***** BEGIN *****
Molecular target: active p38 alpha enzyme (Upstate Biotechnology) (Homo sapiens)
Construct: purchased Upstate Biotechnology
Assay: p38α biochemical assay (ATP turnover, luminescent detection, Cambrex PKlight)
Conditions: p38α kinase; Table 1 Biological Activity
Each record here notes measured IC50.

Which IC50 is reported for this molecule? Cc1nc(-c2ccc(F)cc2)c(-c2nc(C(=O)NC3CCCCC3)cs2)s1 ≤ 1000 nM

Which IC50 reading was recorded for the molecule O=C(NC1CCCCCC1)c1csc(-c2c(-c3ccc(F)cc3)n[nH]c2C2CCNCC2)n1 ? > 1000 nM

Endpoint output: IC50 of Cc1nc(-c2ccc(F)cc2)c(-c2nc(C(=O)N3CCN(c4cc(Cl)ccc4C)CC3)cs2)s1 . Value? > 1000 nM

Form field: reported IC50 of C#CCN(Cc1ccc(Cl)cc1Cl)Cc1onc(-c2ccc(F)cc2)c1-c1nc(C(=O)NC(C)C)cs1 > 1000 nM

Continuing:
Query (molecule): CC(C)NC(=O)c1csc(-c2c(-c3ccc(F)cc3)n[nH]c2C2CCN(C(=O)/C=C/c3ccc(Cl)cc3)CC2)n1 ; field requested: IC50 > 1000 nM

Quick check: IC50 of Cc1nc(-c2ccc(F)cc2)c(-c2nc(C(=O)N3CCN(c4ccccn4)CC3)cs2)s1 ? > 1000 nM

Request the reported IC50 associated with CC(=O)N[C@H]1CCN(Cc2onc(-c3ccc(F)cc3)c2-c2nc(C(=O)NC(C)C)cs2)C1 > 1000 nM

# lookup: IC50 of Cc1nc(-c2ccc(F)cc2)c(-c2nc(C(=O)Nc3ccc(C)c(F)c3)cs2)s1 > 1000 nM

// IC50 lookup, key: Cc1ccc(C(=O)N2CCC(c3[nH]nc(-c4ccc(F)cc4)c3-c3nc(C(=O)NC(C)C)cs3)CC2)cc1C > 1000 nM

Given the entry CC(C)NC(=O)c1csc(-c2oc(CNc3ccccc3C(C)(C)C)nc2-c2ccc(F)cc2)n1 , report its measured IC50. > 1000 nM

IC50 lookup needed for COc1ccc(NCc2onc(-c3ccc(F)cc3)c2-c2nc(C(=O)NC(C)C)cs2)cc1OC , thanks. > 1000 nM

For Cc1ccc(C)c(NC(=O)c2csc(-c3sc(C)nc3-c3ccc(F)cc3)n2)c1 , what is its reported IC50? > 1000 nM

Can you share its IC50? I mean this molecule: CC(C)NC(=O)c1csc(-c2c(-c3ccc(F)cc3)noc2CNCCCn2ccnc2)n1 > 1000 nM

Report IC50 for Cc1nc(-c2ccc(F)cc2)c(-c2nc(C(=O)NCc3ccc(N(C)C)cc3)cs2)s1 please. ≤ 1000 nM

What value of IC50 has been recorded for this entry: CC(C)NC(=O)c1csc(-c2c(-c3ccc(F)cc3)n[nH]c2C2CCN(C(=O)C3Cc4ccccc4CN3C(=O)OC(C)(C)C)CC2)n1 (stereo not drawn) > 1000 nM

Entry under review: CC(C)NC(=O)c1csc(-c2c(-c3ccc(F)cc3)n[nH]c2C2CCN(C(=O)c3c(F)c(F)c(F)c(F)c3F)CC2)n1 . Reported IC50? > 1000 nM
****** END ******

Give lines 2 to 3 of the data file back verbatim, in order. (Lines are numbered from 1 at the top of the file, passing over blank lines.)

Construct: purchased Upstate Biotechnology
Assay: p38α biochemical assay (ATP turnover, luminescent detection, Cambrex PKlight)